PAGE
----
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If At First You Don’t Succeed…

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crocheting

As I embark on learning a new skill set, I’m struck by how easily frustrated and thwarted I can get when it doesn’t come easily.  This year, it is my goal to become a proficient crocheter (is that even a word?).

I began learning to sew in middle school and have been able to hone that skill over time.  I know I’ve made plenty of mistakes and ruined lots of projects (zippers are still the bane of my existence), but it just seemed par for the course.  Now it sort of feels like I should be able to get this quicker.

One source of difficulty centers around the starter book I was given.  I don’t think its instructions are very clear.  I’ve had much better luck understanding things via YouTube videos.  I’m a very visual person and being able to picture something in my mind goes a long way towards being able to recreate it.

My biggest frustration at the moment is getting comfortable with holding the yarn and needle, keeping the whole processing moving along.  It still feels a little unnatural so I’m just trying to keep practicing the stitches over and over again before I move on to actually trying to create something specific.

I did get a bit overwhelmed when I looked through the book at all the different stitch types and other symbols for various techniques.  How the hell am I going to learn all of these?  It’s like another language.

I know practice makes perfect.  Something I have to keep reminding myself of as I slip up and start over again.  I’m not on a deadline and this is for my own benefit.  There’s no one demanding I learn to crochet except me.  It just feels like I should be getting it faster.

This is all I can do so far

This is all I can do so far

When I shared my frustration, someone quipped, “Oh maybe you’re afraid to fail.”  I thought about it for a second and came back with, “No, I’m afraid of never succeeding.”  Ay, there’s the rub.

More. More Science.

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I just finished watching COSMOS this week and I gotta say I want more!

Those aren't stars.  Those are freakin' galaxies!

Those aren’t stars. Those are freakin’ galaxies!

I watched the original COSMOS with Carl Sagan when I was in middle school and I loved that but this latest iteration was addicting. We looked forward to it every week just as much as Game of Thrones.  Perhaps we were just starved for something more meaningful and COSMOS was like the best steak I’ve ever had.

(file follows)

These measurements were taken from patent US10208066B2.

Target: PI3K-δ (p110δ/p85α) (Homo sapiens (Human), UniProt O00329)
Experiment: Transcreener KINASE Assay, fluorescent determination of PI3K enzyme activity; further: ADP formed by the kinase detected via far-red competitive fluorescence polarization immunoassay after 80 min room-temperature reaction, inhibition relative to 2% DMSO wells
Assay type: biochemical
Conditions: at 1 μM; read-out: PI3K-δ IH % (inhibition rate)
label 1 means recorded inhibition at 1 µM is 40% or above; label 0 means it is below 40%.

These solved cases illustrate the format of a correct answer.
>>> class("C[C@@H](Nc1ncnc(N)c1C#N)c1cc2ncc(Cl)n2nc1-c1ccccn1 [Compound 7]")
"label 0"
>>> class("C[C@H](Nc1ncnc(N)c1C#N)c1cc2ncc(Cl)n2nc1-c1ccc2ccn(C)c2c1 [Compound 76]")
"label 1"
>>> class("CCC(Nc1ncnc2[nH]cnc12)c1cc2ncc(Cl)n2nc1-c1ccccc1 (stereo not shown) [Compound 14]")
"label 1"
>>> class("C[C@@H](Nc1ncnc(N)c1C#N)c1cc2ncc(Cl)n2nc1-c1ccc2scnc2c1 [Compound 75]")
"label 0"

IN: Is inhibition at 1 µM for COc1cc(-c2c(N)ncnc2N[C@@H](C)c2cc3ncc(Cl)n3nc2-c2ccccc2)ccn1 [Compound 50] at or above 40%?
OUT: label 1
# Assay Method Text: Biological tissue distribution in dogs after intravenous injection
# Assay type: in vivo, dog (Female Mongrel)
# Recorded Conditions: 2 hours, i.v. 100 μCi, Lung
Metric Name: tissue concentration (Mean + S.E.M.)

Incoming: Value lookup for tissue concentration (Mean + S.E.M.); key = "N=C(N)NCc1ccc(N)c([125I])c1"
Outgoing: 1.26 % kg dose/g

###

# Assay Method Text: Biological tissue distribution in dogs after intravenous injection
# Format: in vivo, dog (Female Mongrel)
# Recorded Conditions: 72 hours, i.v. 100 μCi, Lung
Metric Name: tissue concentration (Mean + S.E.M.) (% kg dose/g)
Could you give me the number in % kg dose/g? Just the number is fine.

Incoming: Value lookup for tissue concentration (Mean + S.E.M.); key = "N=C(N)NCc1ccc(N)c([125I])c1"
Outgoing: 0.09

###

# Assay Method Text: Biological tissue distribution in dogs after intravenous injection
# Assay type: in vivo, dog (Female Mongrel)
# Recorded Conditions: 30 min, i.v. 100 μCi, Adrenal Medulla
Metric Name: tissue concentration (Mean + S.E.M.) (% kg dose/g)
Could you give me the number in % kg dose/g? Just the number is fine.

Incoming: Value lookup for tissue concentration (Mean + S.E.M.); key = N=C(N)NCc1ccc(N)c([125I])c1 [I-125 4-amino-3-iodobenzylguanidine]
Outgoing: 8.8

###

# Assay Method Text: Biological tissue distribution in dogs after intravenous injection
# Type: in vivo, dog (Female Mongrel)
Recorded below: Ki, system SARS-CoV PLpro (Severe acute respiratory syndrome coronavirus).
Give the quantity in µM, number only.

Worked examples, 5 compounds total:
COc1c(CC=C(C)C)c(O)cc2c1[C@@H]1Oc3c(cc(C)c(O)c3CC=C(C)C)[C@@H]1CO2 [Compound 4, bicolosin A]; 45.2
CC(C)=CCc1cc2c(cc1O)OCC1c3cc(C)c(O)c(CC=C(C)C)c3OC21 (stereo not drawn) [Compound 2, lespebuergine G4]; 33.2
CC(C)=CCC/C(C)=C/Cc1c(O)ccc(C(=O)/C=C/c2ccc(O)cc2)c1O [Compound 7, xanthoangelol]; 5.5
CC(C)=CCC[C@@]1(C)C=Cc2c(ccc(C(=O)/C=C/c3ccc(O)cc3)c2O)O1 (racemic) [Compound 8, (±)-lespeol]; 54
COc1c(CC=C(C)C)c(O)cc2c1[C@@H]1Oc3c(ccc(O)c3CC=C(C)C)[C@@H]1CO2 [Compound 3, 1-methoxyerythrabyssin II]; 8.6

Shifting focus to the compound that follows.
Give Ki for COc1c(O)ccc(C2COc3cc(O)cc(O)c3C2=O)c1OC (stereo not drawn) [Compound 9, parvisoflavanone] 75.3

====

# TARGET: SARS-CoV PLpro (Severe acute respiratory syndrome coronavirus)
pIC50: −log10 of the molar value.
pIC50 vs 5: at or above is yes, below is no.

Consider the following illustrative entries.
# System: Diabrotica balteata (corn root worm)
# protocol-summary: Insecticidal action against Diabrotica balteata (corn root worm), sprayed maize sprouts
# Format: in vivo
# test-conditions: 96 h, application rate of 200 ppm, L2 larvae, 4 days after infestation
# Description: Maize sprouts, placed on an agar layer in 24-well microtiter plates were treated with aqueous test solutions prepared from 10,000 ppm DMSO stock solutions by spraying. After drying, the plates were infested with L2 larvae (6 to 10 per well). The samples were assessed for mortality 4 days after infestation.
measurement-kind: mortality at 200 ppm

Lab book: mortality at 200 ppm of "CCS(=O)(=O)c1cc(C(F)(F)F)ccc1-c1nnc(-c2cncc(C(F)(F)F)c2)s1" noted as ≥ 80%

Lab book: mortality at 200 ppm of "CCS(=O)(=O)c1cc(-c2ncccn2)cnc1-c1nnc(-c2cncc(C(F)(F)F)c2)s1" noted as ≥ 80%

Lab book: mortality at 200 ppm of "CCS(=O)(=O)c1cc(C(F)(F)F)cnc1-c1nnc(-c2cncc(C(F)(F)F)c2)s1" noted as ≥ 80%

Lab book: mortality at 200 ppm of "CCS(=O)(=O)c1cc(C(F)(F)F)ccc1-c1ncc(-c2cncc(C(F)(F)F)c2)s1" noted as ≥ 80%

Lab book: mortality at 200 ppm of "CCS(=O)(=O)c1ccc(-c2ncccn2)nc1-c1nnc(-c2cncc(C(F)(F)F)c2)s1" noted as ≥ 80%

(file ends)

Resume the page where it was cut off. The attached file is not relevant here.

Sometimes the information went sailing over my head but that didn’t dampen my enjoyment whatsoever.  In fact, it is what probably fueled my appreciation.  That week about light was fantastic, and I want to watch it over and over again until I completely understand it.

Light_dispersion_conceptual_waves

Sadly, it may be all I get for a while. It appears that while this particular show did well in the ratings, science itself has taken quite a hit overall in the last generation.

It really comes down to the message that’s out there. These days, learning, curiosity and education are not hip or sexy or cool. Making money, being attractive and being famous are all anyone seems to care about. I know this is a generalization, but pop culture is a reflection of sorts of the zeitgeist.

Add to that an active push back against science from religious people or other people who display extreme willful ignorance for some reason or another.  It might be for political or monetary gain but it’s not for the general public’s best interest, that’s for sure.

Some days I wish I could borrow Professor Farnsworth’s What-If machine and see what the world might look like if scientists and thinkers and inventors were the superstars, and sports were just something we did once in a while to pass the time.  What kind of amazing advancements might have occurred?  Would we still be debating about climate change or would we be exploring the solar system and beyond?

What_if_Machine

The film Idiocracy is a great What-If scenario that shows what might happen when the stupid people win.

There are several outcomes to our present circumstances.  If the world starts to resemble that of Idiocracy and other dystopian fantasies involving book burning or drugged up compliance then, I agree with the professor.

farnsworth

Perhaps, in the meantime if you are in a position to influence a child, you might want to try a little of what Neil deGrasse Tyson is proposing and let the innate curiosity of a child be allowed some room to grow.  You never know who the next Newton or Einstein might be.